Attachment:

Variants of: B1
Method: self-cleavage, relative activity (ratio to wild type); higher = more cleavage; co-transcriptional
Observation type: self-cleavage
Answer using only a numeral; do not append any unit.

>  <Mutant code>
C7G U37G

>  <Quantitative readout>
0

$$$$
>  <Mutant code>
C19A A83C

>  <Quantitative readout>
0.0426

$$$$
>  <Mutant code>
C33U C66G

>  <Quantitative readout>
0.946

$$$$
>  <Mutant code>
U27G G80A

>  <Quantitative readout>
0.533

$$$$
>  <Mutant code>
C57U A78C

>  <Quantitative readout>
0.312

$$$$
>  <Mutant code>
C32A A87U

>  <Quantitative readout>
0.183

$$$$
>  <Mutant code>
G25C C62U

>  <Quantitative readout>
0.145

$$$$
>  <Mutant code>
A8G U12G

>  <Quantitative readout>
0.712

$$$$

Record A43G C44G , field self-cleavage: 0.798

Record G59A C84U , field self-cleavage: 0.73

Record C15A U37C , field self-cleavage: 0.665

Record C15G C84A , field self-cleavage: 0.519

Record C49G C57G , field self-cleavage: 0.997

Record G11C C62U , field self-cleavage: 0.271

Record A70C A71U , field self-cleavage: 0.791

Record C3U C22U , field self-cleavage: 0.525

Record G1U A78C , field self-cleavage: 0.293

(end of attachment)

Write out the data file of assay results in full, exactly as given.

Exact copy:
Variants of: B1
Method: self-cleavage, relative activity (ratio to wild type); higher = more cleavage; co-transcriptional
Observation type: self-cleavage
Answer using only a numeral; do not append any unit.

>  <Mutant code>
C7G U37G

>  <Quantitative readout>
0

$$$$
>  <Mutant code>
C19A A83C

>  <Quantitative readout>
0.0426

$$$$
>  <Mutant code>
C33U C66G

>  <Quantitative readout>
0.946

$$$$
>  <Mutant code>
U27G G80A

>  <Quantitative readout>
0.533

$$$$
>  <Mutant code>
C57U A78C

>  <Quantitative readout>
0.312

$$$$
>  <Mutant code>
C32A A87U

>  <Quantitative readout>
0.183

$$$$
>  <Mutant code>
G25C C62U

>  <Quantitative readout>
0.145

$$$$
>  <Mutant code>
A8G U12G

>  <Quantitative readout>
0.712

$$$$

Record A43G C44G , field self-cleavage: 0.798

Record G59A C84U , field self-cleavage: 0.73

Record C15A U37C , field self-cleavage: 0.665

Record C15G C84A , field self-cleavage: 0.519

Record C49G C57G , field self-cleavage: 0.997

Record G11C C62U , field self-cleavage: 0.271

Record A70C A71U , field self-cleavage: 0.791

Record C3U C22U , field self-cleavage: 0.525

Record G1U A78C , field self-cleavage: 0.293